We Support the First Foods Racial Equity Cohort
Mom2Mom Global emphatically supports the First Food Racial Equity Cohort Value of Peer and Community-based Breastfeeding Support. This position aligns with Mom2Mom Global’s purpose, as outlined in our mission statement “to provide consistent, high-quality peer support through local chapters and liaisons at U.S. military installations, to increase access to accredited lactation professionals for all military families, and to provide a channel to raise awareness and solutions for the concerns of military breastfeeding families.”
Mom2Mom Global shares the concerns outlined within about IBCLC licensure laws for the following reasons:
1. Military families of color face all the barriers to lactation support that civilian families of color face, compounded by the additional barriers inherent in the military lifestyle. While research suggests that some elements of military lifestyles (higher percentage of married parents, access to affordable perinatal care) may mitigate some of these barriers, this research also shows that breastfeeding initiation rates in the military still fall along racial divides, with Black military families at the lowest rates. The gap in breastfeeding duration rates up to 16 weeks between white and Black military families closely mirrors the racial gap in civilian breastfeeding duration rates.
Mom2Mom Global represents all military families. We therefore support practices or policies that eliminate rather than perpetuate these racial gaps in outcomes.
2. Military families often also belong to underserved populations with limited access to lactation support. Such populations include families of color, families in poverty, and families in remote, rural, or underserved urban geographic areas (“First Food Deserts” as defined by Kimberly Seals Allers). In addition, because of the structure of Tricare (the military health care program) military families may not have access to IBCLCs in any equitable sense of the term if local practicing lactation professionals are not employed by the military treatment facilities. IBCLC licensure law, particularly as written in Georgia, limits or prohibits access to other trained lactation peer and professional supporters.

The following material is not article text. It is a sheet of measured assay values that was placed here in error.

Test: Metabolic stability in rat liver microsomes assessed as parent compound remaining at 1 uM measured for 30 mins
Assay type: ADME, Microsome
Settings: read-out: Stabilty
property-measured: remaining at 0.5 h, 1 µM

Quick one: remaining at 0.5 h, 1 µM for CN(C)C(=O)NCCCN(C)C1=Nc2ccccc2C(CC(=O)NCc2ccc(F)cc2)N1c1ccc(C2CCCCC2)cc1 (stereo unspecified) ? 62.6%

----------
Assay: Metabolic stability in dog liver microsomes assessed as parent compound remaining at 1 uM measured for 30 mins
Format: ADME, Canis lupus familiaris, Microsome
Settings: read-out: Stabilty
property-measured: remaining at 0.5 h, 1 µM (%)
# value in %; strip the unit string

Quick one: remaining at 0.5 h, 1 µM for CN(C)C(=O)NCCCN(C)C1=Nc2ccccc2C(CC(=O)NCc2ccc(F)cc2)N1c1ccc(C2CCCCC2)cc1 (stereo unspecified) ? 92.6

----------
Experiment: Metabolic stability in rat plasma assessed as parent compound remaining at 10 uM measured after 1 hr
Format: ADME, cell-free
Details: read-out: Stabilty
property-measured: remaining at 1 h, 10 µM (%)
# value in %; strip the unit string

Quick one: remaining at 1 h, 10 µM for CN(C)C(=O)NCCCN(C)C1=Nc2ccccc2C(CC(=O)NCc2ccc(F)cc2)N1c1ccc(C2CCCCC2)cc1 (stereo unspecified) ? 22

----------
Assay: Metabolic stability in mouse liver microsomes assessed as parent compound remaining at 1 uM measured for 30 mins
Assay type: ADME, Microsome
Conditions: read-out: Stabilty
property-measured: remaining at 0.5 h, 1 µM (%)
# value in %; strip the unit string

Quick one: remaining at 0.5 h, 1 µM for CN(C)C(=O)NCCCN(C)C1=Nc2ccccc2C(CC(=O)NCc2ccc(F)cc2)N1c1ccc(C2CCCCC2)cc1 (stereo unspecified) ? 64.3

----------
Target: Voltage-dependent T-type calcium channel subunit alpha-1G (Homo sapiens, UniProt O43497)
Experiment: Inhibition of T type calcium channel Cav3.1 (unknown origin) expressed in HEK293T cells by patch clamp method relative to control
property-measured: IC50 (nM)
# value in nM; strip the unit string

3. Military spouses face barriers to becoming IBCLCs, and are unable to find paid employment as non-IBCLC peer or professional supporters. This compounds the economic burdens on military families that are forced into single-income households, as outlined by the National Military Family Association. Again, economic racial inequities in the military mirror civilian racial inequities.
In response to the question of how private practice lactation professionals get paid:
We have to change the system.
We have to demand legislative and regulatory change to the way insurance companies reimburse for lactation counseling services, because lactation is not a medical condition that requires management and intervention. It is a normal physiological process that requires support. The physiological process of lactation has not fundamentally changed since mammals evolved. We agree with the First Foods Cohort that it is well-documented in the research literature that peer support is the most effective support at increasing both breastfeeding initiation and duration rates. Indeed, it is on this principle that Mom2Mom was founded.
Furthermore, we have seen what happens when we allow normal physiological processes to become medicalized and incentivized as a way for licensed health care professionals to make money off of women's bodies. The medicalization of pregnancy and childbirth has led to stark outcomes: higher costs, more interventions, and higher maternal and infant mortality in the US than any other developed nation. Women and children of color have significantly worse outcomes than white women and children, with Black women and children receiving the worst access, the worst care, and the worst outcomes. If we acquiesce to the established system of reimbursement, lactation support will also become medicalized, with presumably similar outcomes.
We have to advocate change for the entire system of classification of lactation support services to a wellness and preventive care model. We have to demand insurance reimbursement for what is in the best interest of public health: lactation support for all women and children, with targeted support to the sub-populations that have the worst outcomes (Black, Native American, and Hispanic populations, according to the CDC). To make this change, we have to fight. We have to fight hard., We have to fight loud. But most importantly, we have to fight together. Advocating for licensure of only one type of lactation supporter is problematic because it reinforces the institutionalized racism and misogyny that is inherent in existing systemic inequities. Instead, we need to define a new model. And we need all families, lactation peer and professional supporters, legislators, public health policymakers, and regulatory agencies to all buy into a new model of wellness and preventive care. This is not a quick fix, it will take years and much hard work. But the process has already begun with the work of organizations such as the First Foods Racial Equity Cohort, The Center for Social Inclusion, the United States Breastfeeding Committee, the Department of Health and Human Services, and the National Association of Professional and Peer Lactation Supporters of Color. Mom2Mom Global proudly stands with these organizations in the quest to create equity for all breastfeeding families.
Mom2Mom Global Board of Directors
Amy Barron Smolinski
Angela Tatum Malloy
Heather P. Gant